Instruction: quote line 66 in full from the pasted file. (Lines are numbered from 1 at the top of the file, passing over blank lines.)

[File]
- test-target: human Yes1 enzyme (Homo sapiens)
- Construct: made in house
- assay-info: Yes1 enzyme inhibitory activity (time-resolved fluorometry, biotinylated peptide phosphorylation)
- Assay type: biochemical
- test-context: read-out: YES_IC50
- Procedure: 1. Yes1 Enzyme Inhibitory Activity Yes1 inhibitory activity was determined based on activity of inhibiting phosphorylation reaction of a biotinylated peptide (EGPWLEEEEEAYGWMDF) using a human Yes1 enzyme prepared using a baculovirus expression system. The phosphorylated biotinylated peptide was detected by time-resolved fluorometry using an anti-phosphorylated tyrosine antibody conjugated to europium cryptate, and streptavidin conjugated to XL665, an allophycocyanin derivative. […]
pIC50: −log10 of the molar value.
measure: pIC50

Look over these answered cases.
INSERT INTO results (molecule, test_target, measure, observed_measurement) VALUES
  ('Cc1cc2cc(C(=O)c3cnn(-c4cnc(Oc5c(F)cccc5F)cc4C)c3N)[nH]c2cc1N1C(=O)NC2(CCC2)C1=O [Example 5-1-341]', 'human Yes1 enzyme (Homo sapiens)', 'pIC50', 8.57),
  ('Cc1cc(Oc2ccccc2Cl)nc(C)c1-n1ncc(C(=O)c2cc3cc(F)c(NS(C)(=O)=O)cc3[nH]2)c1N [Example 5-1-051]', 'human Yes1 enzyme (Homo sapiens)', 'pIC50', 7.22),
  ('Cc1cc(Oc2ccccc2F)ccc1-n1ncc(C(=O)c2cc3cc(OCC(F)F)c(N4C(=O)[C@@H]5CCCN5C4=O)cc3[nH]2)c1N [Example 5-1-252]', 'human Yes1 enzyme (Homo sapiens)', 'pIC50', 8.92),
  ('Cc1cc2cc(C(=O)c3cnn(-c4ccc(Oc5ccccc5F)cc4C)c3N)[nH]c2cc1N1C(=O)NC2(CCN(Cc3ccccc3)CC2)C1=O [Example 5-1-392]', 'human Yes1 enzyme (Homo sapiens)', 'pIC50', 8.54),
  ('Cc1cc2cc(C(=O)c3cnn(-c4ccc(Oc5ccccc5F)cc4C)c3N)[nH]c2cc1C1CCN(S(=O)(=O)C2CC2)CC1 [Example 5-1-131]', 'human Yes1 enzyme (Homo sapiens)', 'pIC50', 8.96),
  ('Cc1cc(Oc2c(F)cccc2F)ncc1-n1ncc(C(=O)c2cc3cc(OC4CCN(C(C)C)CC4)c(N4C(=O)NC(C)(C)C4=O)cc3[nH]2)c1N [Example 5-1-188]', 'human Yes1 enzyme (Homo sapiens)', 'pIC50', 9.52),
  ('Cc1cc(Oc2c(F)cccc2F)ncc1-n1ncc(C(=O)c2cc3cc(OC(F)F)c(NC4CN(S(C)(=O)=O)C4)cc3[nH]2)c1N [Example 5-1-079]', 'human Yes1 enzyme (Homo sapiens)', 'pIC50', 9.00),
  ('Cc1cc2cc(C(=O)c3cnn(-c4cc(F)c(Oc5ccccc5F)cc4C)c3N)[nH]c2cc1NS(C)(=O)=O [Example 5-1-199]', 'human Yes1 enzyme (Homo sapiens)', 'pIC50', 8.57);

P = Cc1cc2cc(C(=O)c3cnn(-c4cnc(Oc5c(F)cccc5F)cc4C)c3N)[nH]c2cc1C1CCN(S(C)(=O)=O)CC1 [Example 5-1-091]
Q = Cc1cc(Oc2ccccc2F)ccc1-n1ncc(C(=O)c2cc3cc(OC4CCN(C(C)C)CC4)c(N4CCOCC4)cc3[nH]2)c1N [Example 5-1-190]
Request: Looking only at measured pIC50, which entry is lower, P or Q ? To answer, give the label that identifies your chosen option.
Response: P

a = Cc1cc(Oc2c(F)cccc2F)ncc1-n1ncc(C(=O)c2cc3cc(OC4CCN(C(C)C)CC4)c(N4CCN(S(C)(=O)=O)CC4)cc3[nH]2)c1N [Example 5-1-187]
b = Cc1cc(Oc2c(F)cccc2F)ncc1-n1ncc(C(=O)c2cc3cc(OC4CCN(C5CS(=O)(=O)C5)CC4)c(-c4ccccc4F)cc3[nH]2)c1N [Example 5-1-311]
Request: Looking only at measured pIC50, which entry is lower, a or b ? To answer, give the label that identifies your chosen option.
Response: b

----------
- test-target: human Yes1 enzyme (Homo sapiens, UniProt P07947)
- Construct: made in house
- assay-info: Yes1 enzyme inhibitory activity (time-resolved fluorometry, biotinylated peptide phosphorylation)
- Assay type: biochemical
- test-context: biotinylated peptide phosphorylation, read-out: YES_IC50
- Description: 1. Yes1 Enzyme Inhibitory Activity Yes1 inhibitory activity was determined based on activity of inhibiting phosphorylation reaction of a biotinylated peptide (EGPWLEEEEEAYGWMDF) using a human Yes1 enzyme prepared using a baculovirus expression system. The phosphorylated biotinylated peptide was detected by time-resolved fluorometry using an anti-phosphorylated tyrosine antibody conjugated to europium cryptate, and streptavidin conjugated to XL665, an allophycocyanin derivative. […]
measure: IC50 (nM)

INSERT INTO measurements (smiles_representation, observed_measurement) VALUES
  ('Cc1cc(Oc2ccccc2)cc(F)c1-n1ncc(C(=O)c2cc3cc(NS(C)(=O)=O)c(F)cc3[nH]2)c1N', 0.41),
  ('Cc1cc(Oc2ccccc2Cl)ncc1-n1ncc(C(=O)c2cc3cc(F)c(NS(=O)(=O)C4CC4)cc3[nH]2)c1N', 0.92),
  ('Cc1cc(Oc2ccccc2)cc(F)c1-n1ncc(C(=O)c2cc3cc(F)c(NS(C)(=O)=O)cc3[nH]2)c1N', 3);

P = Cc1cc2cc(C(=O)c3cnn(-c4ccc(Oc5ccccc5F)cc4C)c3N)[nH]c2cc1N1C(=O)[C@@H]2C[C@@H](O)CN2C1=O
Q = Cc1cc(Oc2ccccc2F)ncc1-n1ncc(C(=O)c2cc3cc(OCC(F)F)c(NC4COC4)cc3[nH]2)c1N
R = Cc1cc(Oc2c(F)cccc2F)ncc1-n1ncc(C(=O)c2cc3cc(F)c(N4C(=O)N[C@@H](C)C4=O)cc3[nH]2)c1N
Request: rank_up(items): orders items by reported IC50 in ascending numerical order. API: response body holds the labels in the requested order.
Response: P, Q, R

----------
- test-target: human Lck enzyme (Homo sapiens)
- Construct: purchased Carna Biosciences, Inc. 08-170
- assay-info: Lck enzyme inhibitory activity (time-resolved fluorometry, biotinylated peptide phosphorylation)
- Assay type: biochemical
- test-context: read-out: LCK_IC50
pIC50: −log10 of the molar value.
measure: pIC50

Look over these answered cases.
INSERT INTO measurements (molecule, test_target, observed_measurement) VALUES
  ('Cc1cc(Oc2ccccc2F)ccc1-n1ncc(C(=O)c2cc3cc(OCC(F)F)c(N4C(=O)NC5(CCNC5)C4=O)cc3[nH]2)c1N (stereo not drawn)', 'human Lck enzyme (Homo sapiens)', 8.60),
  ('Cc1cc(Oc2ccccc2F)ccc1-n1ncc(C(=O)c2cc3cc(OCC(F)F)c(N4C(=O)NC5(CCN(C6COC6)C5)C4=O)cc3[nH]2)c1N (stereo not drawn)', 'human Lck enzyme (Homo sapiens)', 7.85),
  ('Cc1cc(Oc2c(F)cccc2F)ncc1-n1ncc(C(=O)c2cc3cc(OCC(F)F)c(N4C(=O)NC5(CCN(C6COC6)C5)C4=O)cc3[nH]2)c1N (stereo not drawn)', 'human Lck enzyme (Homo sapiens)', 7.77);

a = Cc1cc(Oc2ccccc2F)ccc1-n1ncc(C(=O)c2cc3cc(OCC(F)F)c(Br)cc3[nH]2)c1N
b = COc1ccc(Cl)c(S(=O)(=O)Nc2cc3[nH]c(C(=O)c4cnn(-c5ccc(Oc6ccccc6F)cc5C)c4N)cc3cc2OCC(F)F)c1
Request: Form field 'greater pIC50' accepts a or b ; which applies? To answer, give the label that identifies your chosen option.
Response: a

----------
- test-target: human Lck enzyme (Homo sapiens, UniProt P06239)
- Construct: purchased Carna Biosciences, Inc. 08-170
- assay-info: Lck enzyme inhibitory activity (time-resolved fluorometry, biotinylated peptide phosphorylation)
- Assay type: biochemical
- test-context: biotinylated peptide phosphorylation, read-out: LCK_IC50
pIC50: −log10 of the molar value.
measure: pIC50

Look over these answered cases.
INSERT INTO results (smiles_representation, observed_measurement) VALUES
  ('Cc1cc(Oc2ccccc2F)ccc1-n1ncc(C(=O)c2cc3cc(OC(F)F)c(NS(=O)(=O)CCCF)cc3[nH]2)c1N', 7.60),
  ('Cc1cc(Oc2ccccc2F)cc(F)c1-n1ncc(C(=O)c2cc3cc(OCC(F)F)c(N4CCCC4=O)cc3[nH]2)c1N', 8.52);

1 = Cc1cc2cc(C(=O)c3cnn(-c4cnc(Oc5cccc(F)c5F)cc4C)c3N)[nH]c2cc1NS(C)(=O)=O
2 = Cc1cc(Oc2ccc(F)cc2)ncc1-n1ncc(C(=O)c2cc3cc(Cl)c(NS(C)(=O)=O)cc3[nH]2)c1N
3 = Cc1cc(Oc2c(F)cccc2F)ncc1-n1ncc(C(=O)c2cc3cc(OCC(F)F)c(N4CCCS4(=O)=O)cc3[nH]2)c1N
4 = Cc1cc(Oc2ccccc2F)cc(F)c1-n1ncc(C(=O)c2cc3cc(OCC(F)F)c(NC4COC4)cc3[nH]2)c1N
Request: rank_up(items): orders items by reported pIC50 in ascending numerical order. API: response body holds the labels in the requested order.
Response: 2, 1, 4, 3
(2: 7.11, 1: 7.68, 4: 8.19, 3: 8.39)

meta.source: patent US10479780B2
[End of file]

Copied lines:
- test-context: biotinylated peptide phosphorylation, read-out: LCK_IC50